Florida Legislature: Week 6 wrap-up

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Lawmakers moved forward in the sixth week of the session on several bills related to school choice. Here is a brief recap.

The House Ways and Means Committee approved PCB WMC 19-02, a tax package bill that includes a provision to require school districts to share tax referendum revenues with charter schools. Voters in eight Florida counties had approved in November extra taxes for public schools. Four of the counties made formal decisions prior to the election not to share the revenue from tax increases with charter schools.

Supporters of the charter provision argued this week the new legislation is needed to “clarify” legal uncertainty surrounding the sharing of tax revenues. The legislation would require districts starting in the next budget year to give charter schools equitable funding. Districts that fail to comply could be subject to a reduction in state funding equal to the amount they withhold from charters.

Read more here.

The House Education Committee passed HB 401, a bill that would allow teachers and students to focus on mastery of grade-level skills rather than grades. The bill would expand an existing “competency-based” pilot program to any school district that wants to participate. The program allows students to earn credits based on mastery of content and skills regardless of how much time they spend in the classroom.

The bill’s sponsor, Rep. Nick DiCeglie (R-Indian Rocks Beach), said it will allow educators to “meet students’ unique, strengths, interests and needs, while allowing students to play a greater role in their learning.”

Read more here.

The  Senate cleared SB 1444, while the House passed HB 1127, similar legislation that would create a “disqualification list” of individuals whose educator certificates have been revoked by the state. The list would be maintained by the Department of Education and would include those whose educator certificates have been permanently revoked by the Education Practices Commission as well as private school owners or operators who have been permanently disqualified from participation in a state scholarship program by the Department.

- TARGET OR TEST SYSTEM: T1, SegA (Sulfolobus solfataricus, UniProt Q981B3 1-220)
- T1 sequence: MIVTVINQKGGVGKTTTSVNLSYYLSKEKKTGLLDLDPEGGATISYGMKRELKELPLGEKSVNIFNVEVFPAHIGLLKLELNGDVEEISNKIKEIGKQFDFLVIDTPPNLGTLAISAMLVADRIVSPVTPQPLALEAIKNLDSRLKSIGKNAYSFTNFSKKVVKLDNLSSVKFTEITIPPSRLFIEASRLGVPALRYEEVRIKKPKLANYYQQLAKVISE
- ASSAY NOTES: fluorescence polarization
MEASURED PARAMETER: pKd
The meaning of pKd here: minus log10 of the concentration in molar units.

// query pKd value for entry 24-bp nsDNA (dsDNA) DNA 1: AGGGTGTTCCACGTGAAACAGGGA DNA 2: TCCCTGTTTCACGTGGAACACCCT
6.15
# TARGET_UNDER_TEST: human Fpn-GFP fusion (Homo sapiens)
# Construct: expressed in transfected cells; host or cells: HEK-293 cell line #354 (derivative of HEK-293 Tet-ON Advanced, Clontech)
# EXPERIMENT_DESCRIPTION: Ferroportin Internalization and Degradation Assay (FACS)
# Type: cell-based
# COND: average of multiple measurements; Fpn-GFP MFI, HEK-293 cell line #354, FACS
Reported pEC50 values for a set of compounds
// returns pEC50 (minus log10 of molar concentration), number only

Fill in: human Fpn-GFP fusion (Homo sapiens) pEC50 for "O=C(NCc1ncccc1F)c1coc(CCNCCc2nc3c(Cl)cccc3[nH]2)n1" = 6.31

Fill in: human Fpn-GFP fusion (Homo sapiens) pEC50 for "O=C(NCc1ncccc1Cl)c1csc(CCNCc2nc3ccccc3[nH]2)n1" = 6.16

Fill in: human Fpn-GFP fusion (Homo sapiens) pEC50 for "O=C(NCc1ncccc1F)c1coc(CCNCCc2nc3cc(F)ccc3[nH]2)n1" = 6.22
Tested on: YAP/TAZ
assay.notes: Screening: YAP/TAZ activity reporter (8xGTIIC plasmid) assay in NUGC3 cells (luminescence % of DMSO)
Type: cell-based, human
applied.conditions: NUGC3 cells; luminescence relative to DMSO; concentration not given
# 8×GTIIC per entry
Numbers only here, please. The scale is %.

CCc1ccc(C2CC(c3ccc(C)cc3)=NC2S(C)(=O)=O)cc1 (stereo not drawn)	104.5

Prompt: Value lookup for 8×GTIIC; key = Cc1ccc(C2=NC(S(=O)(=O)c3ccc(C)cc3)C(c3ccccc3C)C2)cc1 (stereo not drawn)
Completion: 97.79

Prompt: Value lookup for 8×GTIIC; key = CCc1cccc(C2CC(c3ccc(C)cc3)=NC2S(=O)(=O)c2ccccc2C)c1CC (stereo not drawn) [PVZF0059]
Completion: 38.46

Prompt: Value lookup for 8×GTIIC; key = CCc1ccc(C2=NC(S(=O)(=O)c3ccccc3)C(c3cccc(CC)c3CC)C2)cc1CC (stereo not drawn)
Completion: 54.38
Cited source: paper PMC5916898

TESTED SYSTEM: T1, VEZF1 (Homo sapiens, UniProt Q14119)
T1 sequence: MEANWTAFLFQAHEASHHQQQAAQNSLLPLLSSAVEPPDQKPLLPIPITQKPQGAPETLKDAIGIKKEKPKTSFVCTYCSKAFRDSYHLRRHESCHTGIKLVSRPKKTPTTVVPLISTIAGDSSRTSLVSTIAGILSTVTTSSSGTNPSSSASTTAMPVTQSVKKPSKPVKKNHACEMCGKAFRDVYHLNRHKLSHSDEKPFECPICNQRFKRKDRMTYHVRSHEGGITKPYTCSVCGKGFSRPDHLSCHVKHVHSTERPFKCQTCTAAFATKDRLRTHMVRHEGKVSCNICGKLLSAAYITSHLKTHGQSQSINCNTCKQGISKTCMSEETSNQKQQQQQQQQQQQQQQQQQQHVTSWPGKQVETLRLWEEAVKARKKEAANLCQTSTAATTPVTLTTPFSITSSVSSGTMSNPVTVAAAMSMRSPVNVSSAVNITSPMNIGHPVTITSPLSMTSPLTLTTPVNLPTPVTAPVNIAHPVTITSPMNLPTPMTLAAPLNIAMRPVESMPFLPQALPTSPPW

The list, which would be required of all public schools, including charters and those that accept students who participate in a state scholarship program, would expose individuals who may not be subject to extensive criminal background checks. Among those screened for previous misconduct would be potential employees, contract employees, school board members or school owners.

Also this week, the House advanced an extensive school-choice bill, HB 7095, that would allow Florida’s Schools of Hope to operate in hundreds of communities.

While a Hope school has not yet opened in Florida, two companies have signaled intent to launch campuses in Miami and Tampa. Under the proposal, about 250 Florida communities could be candidates for new charter schools, expanding the current 47.

The bill also revises the definition of “persistently low-performing schools” to include schools that have a grade below a C for three of five years.